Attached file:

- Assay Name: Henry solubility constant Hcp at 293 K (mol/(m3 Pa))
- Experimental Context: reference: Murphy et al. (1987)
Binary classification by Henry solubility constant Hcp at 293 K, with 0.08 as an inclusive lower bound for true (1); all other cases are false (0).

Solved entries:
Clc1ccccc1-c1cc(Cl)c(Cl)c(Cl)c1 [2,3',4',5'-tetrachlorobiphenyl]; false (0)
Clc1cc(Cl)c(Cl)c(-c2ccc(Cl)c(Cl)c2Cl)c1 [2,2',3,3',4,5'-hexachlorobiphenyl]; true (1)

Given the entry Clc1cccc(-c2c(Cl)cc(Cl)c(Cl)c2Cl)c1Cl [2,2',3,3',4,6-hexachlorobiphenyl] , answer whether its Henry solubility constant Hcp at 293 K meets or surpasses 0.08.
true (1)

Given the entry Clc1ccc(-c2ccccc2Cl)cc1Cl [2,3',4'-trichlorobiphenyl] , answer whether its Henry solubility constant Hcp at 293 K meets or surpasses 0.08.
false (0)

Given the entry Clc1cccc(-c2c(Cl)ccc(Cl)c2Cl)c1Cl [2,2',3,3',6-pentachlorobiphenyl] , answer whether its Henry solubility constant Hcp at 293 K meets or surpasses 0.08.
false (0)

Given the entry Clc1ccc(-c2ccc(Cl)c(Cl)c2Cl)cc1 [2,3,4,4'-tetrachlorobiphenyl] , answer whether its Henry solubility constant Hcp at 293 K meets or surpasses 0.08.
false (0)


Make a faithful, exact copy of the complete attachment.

- Assay Name: Henry solubility constant Hcp at 293 K (mol/(m3 Pa))
- Experimental Context: reference: Murphy et al. (1987)
Binary classification by Henry solubility constant Hcp at 293 K, with 0.08 as an inclusive lower bound for true (1); all other cases are false (0).

Solved entries:
Clc1ccccc1-c1cc(Cl)c(Cl)c(Cl)c1 [2,3',4',5'-tetrachlorobiphenyl]; false (0)
Clc1cc(Cl)c(Cl)c(-c2ccc(Cl)c(Cl)c2Cl)c1 [2,2',3,3',4,5'-hexachlorobiphenyl]; true (1)

Given the entry Clc1cccc(-c2c(Cl)cc(Cl)c(Cl)c2Cl)c1Cl [2,2',3,3',4,6-hexachlorobiphenyl] , answer whether its Henry solubility constant Hcp at 293 K meets or surpasses 0.08.
true (1)

Given the entry Clc1ccc(-c2ccccc2Cl)cc1Cl [2,3',4'-trichlorobiphenyl] , answer whether its Henry solubility constant Hcp at 293 K meets or surpasses 0.08.
false (0)

Given the entry Clc1cccc(-c2c(Cl)ccc(Cl)c2Cl)c1Cl [2,2',3,3',6-pentachlorobiphenyl] , answer whether its Henry solubility constant Hcp at 293 K meets or surpasses 0.08.
false (0)

Given the entry Clc1ccc(-c2ccc(Cl)c(Cl)c2Cl)cc1 [2,3,4,4'-tetrachlorobiphenyl] , answer whether its Henry solubility constant Hcp at 293 K meets or surpasses 0.08.
false (0)